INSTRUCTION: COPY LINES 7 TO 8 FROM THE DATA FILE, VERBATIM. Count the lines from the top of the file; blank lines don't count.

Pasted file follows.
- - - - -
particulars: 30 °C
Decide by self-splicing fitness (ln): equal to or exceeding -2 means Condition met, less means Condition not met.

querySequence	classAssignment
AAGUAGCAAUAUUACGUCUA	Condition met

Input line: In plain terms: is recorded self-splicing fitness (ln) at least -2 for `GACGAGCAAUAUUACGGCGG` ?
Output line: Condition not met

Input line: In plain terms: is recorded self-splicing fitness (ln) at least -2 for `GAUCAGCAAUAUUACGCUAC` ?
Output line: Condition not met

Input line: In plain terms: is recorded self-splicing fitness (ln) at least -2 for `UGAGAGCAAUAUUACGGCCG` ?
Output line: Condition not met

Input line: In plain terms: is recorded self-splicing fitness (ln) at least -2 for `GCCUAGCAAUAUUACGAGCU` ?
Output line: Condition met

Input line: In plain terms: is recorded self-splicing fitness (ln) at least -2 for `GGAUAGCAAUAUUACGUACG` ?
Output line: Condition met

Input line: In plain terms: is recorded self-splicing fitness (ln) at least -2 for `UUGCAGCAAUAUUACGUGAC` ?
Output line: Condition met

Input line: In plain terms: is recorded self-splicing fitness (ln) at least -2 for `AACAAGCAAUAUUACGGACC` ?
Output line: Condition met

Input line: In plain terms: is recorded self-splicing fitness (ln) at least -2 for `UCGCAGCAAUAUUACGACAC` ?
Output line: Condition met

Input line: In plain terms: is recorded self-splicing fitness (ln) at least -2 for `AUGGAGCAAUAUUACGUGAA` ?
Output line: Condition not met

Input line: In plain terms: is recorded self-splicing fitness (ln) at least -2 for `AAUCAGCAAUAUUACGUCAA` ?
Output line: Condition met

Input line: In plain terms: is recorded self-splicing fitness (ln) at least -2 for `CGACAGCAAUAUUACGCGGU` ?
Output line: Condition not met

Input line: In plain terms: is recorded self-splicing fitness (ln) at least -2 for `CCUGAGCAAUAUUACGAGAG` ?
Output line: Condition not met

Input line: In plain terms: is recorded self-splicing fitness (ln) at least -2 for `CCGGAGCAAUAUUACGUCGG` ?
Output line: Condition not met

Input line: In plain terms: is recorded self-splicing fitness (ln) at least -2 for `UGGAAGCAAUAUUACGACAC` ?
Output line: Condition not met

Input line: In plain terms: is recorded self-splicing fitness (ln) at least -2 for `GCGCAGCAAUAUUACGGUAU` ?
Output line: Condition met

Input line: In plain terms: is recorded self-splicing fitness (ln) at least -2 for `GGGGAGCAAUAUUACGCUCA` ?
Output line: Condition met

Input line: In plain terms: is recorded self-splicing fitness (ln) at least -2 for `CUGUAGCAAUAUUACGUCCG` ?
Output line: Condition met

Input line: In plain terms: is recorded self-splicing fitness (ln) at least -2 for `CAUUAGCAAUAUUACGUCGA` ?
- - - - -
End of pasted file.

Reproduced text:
Input line: In plain terms: is recorded self-splicing fitness (ln) at least -2 for `GAUCAGCAAUAUUACGCUAC` ?
Output line: Condition not met